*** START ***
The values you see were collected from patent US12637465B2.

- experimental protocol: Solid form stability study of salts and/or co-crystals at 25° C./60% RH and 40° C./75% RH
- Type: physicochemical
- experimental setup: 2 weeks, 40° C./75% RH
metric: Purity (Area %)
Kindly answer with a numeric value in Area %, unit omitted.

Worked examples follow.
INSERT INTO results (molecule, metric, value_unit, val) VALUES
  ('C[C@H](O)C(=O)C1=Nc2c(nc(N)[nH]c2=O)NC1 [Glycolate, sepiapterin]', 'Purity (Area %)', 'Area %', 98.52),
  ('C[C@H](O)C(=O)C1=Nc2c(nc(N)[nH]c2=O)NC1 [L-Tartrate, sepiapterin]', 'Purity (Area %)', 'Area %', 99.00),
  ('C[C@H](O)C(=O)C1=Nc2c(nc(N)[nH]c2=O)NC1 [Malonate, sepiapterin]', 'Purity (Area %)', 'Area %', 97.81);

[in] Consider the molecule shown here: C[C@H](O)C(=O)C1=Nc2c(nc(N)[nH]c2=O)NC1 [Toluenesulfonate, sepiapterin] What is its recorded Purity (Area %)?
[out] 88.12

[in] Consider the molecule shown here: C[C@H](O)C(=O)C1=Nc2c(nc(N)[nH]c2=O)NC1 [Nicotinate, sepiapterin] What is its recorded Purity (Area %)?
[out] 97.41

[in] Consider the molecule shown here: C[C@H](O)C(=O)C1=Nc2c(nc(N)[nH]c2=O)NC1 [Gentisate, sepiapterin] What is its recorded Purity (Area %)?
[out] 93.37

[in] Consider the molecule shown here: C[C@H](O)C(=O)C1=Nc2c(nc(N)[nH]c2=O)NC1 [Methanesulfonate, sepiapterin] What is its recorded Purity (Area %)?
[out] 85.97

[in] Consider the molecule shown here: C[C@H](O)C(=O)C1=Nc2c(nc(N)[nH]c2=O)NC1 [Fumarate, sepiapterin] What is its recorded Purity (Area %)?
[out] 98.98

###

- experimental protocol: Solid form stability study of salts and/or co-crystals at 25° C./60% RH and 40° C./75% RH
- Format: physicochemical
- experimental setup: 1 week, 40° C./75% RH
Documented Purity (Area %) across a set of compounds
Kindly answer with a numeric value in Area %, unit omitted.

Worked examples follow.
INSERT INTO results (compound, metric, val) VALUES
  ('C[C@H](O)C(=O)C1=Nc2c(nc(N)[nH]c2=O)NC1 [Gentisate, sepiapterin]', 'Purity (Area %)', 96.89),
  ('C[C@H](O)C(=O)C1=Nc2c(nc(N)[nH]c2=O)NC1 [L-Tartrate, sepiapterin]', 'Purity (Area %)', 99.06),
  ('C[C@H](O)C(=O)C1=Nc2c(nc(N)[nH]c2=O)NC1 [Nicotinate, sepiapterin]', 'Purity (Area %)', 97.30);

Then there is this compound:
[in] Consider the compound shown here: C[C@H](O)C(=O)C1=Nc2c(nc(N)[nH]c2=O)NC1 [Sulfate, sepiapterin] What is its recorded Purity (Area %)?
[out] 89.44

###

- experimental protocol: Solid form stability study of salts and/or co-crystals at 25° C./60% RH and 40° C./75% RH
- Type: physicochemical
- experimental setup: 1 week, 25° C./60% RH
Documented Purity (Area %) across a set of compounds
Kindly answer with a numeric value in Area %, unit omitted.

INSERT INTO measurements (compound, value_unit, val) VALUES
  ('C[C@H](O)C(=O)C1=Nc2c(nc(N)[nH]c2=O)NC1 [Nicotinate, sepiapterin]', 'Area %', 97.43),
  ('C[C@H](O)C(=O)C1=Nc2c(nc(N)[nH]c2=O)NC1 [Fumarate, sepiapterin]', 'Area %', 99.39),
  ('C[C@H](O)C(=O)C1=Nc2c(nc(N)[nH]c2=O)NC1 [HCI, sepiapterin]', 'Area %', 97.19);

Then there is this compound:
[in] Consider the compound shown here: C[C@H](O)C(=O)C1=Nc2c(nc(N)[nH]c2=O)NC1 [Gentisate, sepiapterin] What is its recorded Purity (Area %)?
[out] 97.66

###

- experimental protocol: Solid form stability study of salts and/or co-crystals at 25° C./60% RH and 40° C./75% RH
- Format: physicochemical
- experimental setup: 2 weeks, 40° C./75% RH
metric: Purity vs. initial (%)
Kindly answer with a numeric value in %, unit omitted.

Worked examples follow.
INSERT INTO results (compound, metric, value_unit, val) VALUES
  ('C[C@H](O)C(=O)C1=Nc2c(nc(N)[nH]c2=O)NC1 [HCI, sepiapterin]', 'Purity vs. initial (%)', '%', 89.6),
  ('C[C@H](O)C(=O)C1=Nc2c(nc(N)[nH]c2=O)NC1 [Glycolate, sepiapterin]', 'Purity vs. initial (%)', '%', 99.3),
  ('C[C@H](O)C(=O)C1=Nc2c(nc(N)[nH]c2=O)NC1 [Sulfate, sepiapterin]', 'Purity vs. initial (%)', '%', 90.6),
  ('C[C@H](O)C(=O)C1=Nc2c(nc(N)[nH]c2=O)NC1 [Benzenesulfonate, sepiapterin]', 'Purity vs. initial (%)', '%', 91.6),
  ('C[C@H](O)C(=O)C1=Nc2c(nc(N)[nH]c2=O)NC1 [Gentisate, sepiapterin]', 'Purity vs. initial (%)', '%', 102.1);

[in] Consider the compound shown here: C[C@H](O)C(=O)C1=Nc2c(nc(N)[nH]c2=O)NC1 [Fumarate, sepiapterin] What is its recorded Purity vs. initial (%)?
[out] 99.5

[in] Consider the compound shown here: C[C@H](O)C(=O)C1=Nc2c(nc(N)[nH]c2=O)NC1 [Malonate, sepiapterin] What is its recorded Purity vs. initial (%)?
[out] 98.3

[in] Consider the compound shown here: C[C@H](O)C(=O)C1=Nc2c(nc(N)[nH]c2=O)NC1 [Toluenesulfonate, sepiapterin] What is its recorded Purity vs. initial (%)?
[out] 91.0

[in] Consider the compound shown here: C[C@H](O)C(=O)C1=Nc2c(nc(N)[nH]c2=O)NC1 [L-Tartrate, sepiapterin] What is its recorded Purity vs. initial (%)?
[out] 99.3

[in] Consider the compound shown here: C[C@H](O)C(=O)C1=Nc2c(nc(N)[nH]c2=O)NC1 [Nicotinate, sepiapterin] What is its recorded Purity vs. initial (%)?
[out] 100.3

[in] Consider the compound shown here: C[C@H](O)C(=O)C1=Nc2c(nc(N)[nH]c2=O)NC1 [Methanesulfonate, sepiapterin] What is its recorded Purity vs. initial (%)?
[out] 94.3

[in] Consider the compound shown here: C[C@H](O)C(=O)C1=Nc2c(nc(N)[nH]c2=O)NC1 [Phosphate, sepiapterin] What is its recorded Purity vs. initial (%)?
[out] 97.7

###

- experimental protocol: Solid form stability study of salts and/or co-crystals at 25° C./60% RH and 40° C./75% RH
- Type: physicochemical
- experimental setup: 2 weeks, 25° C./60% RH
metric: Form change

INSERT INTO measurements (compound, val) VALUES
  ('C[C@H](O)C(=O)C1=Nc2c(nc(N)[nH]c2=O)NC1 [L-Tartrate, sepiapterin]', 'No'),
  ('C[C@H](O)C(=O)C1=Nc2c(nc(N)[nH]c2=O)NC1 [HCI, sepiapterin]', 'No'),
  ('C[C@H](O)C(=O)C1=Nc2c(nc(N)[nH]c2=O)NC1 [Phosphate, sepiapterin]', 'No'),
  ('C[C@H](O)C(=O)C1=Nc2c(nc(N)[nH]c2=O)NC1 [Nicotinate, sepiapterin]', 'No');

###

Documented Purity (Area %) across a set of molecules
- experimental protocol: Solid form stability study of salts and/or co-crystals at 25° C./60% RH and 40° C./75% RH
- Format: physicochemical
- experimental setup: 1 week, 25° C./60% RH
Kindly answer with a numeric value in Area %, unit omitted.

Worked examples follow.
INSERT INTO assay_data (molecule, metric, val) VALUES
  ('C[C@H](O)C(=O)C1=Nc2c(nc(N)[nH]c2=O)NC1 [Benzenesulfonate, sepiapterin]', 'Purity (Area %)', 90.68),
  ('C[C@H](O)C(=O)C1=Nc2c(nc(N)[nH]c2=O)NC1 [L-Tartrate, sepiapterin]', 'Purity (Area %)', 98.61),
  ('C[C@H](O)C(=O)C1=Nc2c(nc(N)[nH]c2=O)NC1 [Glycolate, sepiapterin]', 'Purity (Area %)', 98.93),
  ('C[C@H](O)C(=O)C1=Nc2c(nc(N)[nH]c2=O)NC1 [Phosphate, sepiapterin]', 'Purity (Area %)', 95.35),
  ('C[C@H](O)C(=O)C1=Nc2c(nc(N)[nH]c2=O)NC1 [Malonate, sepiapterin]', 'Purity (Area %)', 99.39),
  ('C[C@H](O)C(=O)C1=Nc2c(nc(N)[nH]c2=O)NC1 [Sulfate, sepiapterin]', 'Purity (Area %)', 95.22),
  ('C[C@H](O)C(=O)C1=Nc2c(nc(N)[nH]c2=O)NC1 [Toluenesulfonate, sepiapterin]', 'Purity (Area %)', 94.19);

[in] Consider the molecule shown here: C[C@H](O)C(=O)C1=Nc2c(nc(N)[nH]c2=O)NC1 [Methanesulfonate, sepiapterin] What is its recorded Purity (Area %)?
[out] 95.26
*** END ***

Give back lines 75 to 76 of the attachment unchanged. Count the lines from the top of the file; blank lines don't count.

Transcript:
[out] 97.7

###